The Ballon d'Or shortlist is set to be announced on Friday and while there will be 30 names on it, there is only expected to be one winner.
On the back of leading Argentina to the Copa America, Lionel Messi is a heavy odds-on favourite to land the 2021 award - his seventh Ballon d'Or.
Robert Lewandowski is his nearest challenger at 5/1, with Jorginho at 6s.
Planet Sport looks back on the four previous English winners of the game's most prestigious individual trophy.
Sir Stanley Matthews (1956)
Widely regarded as one of the greatest English players of all time, the right-winger played for Stoke City and Blackpool and represented England on 54 occasions.
Matthews made his Stoke debut in 1932 and played nine seasons for his hometown club - eight before and one after World War II. Never a prolific goalscorer, he scored 51 goals in 259 league appearances for the Potters in his first spell at the club.
His strengths were speed and an ability to dribble past defenders with ease, providing chances for his team-mates with pinpoint crosses from wide on the right.
Legendary German player Franz Beckenbauer said his speed and skill meant that "almost no one in the game could stop him".
He moved to Blackpool after the war and stayed there for 15 years, making 379 league appearances.
Matthews was awarded the inaugural Ballon d'Or trophy in 1956 at the age of 41, beating Real Madrid superstar Alfredo Di Stefano by three votes.
Matthews returned to Stoke in 1961 and enjoyed another 59 league outings, scoring three goals, before he finally retired at the age of 50.
The 'Wizard of the Dribble' was the oldest player to feature in England's top division at 50 years and five days and is the oldest player to have represented England at 42 years and 104 days.
In addition to the Ballon d'Or, Matthews won the FA Cup with Blackpool in 1953, the Second Division with Stoke in 1932/33 and 1962/63 and was named Football Writers' Association Footballer of the Year in 1948 and 1963.
Sir Bobby Charlton (1966)
The attacking midfielder enjoyed an excellent season at Old Trafford in 1965/66, scoring 16 league goals as his Manchester United side finished fourth in the First Division. He then joined up with the England side and, under the captaincy of Bobby Moore, claimed the World Cup in the summer of 1966.
It was enough to earn him the Ballon d'Or award, beating the great Portuguese striker Eusebio by a point in the voting.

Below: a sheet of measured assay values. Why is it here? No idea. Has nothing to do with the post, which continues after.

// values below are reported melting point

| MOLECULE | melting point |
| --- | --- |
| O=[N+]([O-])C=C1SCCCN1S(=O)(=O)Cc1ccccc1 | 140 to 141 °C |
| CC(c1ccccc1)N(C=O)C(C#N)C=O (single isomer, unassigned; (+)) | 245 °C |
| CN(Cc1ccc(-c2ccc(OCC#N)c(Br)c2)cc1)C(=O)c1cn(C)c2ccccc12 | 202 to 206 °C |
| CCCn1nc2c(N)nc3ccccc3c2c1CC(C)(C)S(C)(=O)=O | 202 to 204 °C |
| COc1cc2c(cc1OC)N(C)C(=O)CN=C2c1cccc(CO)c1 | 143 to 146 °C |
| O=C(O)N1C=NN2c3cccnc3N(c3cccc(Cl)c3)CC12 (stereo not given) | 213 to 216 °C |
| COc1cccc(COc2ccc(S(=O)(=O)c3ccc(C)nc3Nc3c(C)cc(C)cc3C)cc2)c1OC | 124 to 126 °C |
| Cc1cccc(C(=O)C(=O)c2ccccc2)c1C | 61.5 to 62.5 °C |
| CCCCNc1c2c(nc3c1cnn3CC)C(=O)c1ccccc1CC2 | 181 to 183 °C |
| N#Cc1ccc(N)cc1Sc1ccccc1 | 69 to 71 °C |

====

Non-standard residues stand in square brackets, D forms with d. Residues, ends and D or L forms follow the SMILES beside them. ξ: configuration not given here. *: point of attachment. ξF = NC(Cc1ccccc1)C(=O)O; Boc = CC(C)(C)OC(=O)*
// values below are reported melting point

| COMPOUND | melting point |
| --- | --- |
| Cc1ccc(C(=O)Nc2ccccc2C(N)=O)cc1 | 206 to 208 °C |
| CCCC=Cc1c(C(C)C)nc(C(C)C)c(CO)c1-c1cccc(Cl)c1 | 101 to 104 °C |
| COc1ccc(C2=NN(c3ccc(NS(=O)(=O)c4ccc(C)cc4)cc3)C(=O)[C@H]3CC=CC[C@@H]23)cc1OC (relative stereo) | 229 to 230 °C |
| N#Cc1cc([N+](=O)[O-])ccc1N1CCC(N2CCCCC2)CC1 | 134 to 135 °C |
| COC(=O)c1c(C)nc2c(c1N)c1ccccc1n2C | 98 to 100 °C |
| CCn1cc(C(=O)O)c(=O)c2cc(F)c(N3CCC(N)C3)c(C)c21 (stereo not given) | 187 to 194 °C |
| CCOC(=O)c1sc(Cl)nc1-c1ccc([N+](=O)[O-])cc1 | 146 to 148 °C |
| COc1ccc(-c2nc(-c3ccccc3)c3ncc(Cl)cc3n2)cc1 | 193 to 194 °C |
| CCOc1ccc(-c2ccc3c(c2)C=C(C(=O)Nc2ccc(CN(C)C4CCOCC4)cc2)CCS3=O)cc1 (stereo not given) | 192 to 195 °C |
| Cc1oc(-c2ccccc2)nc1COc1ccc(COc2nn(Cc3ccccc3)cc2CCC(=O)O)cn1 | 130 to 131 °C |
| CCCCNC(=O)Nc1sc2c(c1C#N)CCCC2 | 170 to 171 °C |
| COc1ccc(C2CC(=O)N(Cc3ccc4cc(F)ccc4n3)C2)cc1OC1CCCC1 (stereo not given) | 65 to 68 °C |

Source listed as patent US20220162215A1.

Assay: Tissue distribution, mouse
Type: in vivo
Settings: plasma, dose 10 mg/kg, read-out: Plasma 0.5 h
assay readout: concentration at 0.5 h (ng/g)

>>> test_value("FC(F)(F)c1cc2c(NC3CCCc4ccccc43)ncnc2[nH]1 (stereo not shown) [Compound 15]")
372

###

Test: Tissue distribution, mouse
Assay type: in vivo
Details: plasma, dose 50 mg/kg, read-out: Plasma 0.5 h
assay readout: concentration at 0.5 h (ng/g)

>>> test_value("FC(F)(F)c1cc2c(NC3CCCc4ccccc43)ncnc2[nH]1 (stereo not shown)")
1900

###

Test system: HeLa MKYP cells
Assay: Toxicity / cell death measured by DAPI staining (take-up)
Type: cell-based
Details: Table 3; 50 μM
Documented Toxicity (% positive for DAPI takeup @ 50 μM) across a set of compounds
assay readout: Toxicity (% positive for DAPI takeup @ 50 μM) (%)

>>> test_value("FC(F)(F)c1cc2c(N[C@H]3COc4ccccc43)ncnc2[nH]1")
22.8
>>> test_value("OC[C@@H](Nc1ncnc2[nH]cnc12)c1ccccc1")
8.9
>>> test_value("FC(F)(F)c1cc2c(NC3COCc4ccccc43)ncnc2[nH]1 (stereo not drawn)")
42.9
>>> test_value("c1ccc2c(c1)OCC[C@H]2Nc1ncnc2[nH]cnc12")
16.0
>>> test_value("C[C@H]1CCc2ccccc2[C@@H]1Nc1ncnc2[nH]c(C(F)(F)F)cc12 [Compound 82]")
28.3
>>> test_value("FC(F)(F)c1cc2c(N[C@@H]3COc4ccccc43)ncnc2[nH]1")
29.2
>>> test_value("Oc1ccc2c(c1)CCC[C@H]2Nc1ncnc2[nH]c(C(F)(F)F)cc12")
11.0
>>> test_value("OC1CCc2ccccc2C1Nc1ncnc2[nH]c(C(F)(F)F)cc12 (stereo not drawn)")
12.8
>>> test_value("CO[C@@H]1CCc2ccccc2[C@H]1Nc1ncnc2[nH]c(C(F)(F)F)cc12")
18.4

A regular scorer for club and country, Charlton scored 29 goals in the 1958/59 season and 21 two years' later despite playing behind the main striker. He had a fearsome right-foot shot and scored many spectacular goals during his stellar career.
Charlton won three First Division titles and an FA Cup with Manchester United, while also lifting the European Cup in 1968.
He remained at the top of the game for many years and finished second in the Ballon d'Or voting in both 1967 and 1968, losing out to Hungarian Florian Albert and Northern Ireland's George Best, respectively.
Rarely injured, Charlton made 758 appearances for Man United in all competitions and scored 249 goals. He is second, behind Wayne Rooney, on England's all-time top scorers with 49 goals for his country.
Kevin Keegan (1978 and 1979)
Keegan is the only British player to have won the Ballon d'Or on two occasions. He began his career with Scunthorpe United but a move to Liverpool in 1971 propelled the then 20-year-old to another level.
He was part of a successful Liverpool side that won three league titles and the 1974 FA Cup.
They also claimed the 1977 European Cup, having won the UEFA Cup in 1973 and 1976.
Keegan scored 68 league goals for Liverpool and 100 in all competitions, while playing 63 times for England and scoring 21 goals.
He moved to Germany in 1977 to join Hamburger SV and went on to win his first Ballon d'Or in 1978, beating Barcelona's Austrian striker Hand Krankl by six points.
The 1978/79 season saw a Keegan-inspired Hamburger win the Bundesliga title, as he scored 17 goals in 34 games for the club.
The 1979 Ballon d'Or voting was not even close, with the Englishman receiving 118 points and second-placed Karl-Heinz Rummenigge back on 52.
After retiring, Keegan had a lengthy career in club management and a short stint as England boss.
Michael Owen (2001)
Owen also made his name at Liverpool, making 297 appearances for the Anfield club in all competitions and scoring 158 goals.
The striker made his debut for the Reds as a teenager in May 1997 and was an instant hit. Unsurprisingly, he made his international debut in 1998, and was selected in England World Cup squad for that year's tournament in France.
Owen scored 40 England goals and is fifth on the list of all-time top scorers for his national side.
He enjoyed a superb 2000/2001 season with Liverpool, scoring 24 goals in all competitions and helping the Reds win both the League Cup and the FA Cup. The Reds also won the UEFA Cup that season and Owen was rewarded with the Ballon d'Or, ahead of Real Madrid's Raul.
Liverpool sold Owen to Real Madrid in 2004 for £8million, but he played for just one season with Los Blancos. He struggled initially at the Bernabeu but ended the season with 16 goals from 45 appearances.
A move to Newcastle United followed but that began a sequence of injuries that hampered his progress as a player. He never recaptured the form that made him England's most deadly striker and, in four years at St James' Park, made only 79 appearances, scoring 30 times.
A surprise move to Manchester United followed but, by now, Owen was a squad player and rarely started games. He ended his Old Trafford career with 17 goals from 52 appearances before retiring in the summer of 2013 after playing nine matches for Stoke City.